What to do when Family Member got Arrested?

A step-by-step guide to help navigate, support and act in time of crisis

There’s no easy way to find out that your family member has been arrested. Most individuals instantly feel overwhelmed after finding out this news. Between battling emotions such as fear, anger and sadness, it is hard to overcome your own shock to think clearly and take the next appropriate steps. This guide is not legal advice, but serves as a resource to help navigate and guide you through the process so that you may support your family member to the best of your ability in this unfortunate time.

Offer Support to Your Relative

  • If your family member calls you to inform you that they have been arrested, help them to stay calm, offer your understanding, support and let them know that they have an ally to rely on and that they are not alone
  • If your family member is detained by authorities, remind them of their right to remain silent, that anything they disclose can be used against them and the right to an attorney if any questioning is involved
  • Remind them not to discuss their case or alleged charges during their stay in jail
  • If he/she has any medications or medical ailments tell them to be honest about this information and assure them that they can and should discuss this with the staff or registered nurse, if available
  • Find out from your family member what facility or jail they will be going to

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Understanding the Process

Booking: A lot will be going on once your family member arrives at the jail; this requires patience and empathy on your end for your loved one as it can be an emotionally taxing process. Upon arrival they will go into a holding area and wait for processing. Soon after arrival the jail will take copies of fingerprints; all personal items will be removed and accounted for and background checks will be done. The background check can take between 2-24hrs depending on the detention facility. The facility enters the inmate’s fingerprints in a computer that will run a nationwide check for active felony warrants.  While everything is being checked by the system your family member may be moved again to a holding cell until process is complete. You will not be allowed to contact your family member during this process.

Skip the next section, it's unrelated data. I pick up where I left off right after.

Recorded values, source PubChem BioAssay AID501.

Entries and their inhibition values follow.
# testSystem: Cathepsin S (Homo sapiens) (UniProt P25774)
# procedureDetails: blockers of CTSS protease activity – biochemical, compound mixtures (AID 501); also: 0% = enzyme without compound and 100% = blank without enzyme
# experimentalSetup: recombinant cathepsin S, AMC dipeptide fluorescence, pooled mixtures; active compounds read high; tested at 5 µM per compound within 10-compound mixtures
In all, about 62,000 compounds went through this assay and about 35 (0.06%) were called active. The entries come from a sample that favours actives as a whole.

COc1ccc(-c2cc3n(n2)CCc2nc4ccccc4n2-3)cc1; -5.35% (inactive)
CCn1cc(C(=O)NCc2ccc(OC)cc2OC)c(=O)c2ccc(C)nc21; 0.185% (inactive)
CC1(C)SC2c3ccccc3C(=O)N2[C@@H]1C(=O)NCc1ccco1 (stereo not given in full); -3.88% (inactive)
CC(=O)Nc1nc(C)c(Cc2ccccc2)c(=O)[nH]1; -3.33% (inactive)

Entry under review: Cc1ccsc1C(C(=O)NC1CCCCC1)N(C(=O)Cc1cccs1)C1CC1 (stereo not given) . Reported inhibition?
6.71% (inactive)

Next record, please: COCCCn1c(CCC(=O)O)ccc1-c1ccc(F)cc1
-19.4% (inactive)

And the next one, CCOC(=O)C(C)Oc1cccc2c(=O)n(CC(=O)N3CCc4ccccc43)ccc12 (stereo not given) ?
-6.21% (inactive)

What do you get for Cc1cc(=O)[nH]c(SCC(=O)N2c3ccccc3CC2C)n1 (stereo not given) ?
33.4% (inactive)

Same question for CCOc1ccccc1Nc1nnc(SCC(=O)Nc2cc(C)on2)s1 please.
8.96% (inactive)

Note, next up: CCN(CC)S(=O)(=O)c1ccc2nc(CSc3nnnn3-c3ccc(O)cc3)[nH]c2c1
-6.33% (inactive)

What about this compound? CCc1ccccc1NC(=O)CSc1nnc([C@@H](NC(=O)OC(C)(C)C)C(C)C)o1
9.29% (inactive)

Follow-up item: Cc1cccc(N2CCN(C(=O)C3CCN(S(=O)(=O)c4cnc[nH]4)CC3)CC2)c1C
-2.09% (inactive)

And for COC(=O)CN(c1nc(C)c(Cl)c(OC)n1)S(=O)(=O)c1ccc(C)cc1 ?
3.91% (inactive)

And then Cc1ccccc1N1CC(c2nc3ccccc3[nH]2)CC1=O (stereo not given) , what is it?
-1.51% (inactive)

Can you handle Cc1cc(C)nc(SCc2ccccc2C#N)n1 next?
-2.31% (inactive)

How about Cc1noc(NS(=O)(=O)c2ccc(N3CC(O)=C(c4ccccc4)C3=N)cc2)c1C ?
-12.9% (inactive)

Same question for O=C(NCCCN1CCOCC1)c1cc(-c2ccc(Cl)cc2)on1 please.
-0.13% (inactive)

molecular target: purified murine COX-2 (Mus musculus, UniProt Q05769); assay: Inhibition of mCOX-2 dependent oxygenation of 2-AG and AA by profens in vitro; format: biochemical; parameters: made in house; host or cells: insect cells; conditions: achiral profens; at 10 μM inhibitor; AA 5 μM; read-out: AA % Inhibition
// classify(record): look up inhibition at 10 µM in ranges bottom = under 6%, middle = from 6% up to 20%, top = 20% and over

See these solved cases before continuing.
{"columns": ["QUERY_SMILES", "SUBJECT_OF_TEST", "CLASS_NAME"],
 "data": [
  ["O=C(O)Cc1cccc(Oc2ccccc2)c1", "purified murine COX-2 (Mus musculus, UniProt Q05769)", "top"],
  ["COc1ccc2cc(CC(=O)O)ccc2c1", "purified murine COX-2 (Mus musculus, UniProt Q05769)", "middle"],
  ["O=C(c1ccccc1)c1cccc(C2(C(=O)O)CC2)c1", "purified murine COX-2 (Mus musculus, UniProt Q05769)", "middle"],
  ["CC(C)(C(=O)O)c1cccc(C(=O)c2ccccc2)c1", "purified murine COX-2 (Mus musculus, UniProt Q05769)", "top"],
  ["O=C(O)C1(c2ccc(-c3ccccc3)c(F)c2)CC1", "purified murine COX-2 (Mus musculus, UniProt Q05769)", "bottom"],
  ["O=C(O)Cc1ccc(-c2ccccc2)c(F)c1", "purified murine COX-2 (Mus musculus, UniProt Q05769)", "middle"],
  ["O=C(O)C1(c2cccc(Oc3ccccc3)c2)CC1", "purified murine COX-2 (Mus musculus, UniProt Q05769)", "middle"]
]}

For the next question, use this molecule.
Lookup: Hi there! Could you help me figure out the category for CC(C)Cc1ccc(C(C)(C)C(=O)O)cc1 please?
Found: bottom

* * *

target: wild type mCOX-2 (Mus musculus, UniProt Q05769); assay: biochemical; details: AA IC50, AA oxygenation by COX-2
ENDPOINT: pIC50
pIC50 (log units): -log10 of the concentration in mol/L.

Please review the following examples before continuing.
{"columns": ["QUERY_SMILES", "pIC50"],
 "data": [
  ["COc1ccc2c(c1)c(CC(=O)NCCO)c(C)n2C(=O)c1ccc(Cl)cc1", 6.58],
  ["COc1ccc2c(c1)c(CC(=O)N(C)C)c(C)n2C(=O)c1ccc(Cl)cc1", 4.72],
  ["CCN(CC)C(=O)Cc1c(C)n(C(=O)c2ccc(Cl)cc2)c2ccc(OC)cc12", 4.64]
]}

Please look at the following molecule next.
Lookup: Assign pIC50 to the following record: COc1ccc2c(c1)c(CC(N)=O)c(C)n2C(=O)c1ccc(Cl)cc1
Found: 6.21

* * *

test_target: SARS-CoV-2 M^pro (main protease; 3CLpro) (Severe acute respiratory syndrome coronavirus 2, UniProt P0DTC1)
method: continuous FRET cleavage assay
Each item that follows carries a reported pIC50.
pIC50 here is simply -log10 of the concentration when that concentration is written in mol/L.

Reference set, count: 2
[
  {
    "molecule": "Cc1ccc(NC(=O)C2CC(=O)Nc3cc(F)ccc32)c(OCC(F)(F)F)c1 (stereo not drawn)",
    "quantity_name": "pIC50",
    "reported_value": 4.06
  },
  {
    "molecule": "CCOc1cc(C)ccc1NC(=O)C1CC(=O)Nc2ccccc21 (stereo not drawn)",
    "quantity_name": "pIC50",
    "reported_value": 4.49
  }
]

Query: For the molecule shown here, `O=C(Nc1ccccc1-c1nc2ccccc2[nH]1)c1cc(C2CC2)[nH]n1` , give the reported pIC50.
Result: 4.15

Bail: A predetermined penal amount based on the charges. This is the amount that is required by the jail to release someone on bail. You can put up cash at the jail or have a bail bondsman post a surety bond. A bondsman will charge between 8% and 10%; rates are set by the state of California’s department of insurance. The bail bond is to guarantee that the inmate shows up for all court appearances. If the inmate does not make all court appearance a warrant will be issued for their arrest and the bondsman is liable for the full amount of the bail. If an inmate makes all court appearances and the case is finished the bondsman will receive his bond back from the courts.

Decide on Legal Representation

You and your family member may want to retain an attorney or utilize the Public Defenders’ Office for proper representation elow is more information on these two, very viable options

Public Defender:

  • If you or your relative cannot afford an attorney, you/they have the right to have a public defender appointed.
  • If assigned a public defender, be aware of their schedule and know that they do not have a lot of time for phone calls. Be prepared and ready with all questions and concerns before every court date and/or communication with your attorney.

Private Attorney:

  • You, your relative or other family can always retain a private attorney to defend your family member
  • Do your homework and research when hiring an attorney; double check the type of law they practice, how long they have been in business, testimonials/reviews and also check your local BBB.
  • While a private attorney will undoubtedly have more time to offer you than a public defender, he/she is also on the clock and you are paying for every hour and correspondence. Be mindful of this when communicating or requesting meetings

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